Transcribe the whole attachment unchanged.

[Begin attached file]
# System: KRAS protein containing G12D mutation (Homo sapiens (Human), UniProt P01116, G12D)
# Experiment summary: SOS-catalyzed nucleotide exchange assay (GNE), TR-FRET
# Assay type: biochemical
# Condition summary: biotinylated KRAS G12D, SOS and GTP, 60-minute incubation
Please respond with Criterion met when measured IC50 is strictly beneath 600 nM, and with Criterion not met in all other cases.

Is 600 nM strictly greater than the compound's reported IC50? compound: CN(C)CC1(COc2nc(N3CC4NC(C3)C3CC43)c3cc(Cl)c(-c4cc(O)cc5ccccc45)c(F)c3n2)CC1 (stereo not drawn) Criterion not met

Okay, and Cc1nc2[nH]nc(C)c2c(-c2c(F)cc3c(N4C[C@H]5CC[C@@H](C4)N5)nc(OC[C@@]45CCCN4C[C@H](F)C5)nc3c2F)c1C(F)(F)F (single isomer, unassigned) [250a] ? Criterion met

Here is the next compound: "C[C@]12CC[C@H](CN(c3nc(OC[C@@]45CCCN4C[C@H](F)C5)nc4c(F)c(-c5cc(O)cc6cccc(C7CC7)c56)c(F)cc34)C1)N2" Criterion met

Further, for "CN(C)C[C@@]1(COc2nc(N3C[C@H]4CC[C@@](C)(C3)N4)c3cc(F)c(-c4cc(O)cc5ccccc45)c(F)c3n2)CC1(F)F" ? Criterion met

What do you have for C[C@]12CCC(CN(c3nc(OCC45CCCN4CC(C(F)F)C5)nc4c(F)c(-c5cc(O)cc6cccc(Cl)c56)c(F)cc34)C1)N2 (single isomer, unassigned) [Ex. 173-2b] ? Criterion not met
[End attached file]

# System: KRAS protein containing G12D mutation (Homo sapiens (Human), UniProt P01116, G12D)
# Experiment summary: SOS-catalyzed nucleotide exchange assay (GNE), TR-FRET
# Assay type: biochemical
# Condition summary: biotinylated KRAS G12D, SOS and GTP, 60-minute incubation
Please respond with Criterion met when measured IC50 is strictly beneath 600 nM, and with Criterion not met in all other cases.

Is 600 nM strictly greater than the compound's reported IC50? compound: CN(C)CC1(COc2nc(N3CC4NC(C3)C3CC43)c3cc(Cl)c(-c4cc(O)cc5ccccc45)c(F)c3n2)CC1 (stereo not drawn) Criterion not met

Okay, and Cc1nc2[nH]nc(C)c2c(-c2c(F)cc3c(N4C[C@H]5CC[C@@H](C4)N5)nc(OC[C@@]45CCCN4C[C@H](F)C5)nc3c2F)c1C(F)(F)F (single isomer, unassigned) [250a] ? Criterion met

Here is the next compound: "C[C@]12CC[C@H](CN(c3nc(OC[C@@]45CCCN4C[C@H](F)C5)nc4c(F)c(-c5cc(O)cc6cccc(C7CC7)c56)c(F)cc34)C1)N2" Criterion met

Further, for "CN(C)C[C@@]1(COc2nc(N3C[C@H]4CC[C@@](C)(C3)N4)c3cc(F)c(-c4cc(O)cc5ccccc45)c(F)c3n2)CC1(F)F" ? Criterion met

What do you have for C[C@]12CCC(CN(c3nc(OCC45CCCN4CC(C(F)F)C5)nc4c(F)c(-c5cc(O)cc6cccc(Cl)c56)c(F)cc34)C1)N2 (single isomer, unassigned) [Ex. 173-2b] ? Criterion not met